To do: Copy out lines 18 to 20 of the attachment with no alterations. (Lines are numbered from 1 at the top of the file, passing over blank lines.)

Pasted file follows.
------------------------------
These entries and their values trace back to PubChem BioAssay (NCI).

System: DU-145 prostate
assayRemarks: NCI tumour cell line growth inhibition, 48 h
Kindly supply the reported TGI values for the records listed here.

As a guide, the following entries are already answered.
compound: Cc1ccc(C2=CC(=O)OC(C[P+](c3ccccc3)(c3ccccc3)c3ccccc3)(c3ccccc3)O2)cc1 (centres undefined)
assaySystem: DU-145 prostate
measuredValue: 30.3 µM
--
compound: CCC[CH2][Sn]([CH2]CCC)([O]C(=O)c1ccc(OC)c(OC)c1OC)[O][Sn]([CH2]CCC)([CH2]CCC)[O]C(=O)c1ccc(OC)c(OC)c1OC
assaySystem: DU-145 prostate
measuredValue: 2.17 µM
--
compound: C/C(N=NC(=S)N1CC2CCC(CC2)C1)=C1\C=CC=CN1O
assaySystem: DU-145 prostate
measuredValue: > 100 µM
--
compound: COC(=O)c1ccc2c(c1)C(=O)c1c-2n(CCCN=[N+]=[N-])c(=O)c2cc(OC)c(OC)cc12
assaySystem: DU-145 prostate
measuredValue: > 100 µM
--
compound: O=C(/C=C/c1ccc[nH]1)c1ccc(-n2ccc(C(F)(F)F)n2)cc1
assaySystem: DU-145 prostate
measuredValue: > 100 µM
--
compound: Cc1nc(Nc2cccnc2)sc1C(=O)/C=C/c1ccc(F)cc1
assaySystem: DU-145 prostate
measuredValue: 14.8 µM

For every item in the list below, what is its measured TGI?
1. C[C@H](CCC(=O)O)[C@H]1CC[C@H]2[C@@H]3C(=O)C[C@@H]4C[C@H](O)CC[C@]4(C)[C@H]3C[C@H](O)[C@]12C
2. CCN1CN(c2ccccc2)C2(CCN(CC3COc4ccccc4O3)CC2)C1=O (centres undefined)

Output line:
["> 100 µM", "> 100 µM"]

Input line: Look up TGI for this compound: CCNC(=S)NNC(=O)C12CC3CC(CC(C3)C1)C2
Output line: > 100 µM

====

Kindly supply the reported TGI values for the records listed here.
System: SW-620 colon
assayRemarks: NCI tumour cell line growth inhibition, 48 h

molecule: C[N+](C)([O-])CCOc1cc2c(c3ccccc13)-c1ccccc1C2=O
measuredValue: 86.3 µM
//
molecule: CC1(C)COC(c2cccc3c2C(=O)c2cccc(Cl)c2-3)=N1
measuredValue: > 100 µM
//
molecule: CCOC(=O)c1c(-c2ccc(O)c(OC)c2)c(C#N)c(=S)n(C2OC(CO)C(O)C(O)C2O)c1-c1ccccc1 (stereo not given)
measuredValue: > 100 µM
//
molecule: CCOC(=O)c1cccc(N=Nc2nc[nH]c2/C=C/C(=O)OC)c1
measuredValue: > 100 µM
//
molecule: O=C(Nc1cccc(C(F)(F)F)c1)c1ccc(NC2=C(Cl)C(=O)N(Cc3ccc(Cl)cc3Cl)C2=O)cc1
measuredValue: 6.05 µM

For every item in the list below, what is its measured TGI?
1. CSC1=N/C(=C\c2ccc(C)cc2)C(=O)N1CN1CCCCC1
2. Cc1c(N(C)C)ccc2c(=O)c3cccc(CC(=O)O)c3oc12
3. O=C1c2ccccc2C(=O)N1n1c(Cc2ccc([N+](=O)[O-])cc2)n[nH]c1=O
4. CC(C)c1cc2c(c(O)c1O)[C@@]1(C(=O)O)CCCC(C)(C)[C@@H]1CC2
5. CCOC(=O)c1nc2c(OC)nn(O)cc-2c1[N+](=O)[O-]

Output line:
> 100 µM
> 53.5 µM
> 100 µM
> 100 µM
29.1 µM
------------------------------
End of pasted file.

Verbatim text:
compound: COC(=O)c1ccc2c(c1)C(=O)c1c-2n(CCCN=[N+]=[N-])c(=O)c2cc(OC)c(OC)cc12
assaySystem: DU-145 prostate
measuredValue: > 100 µM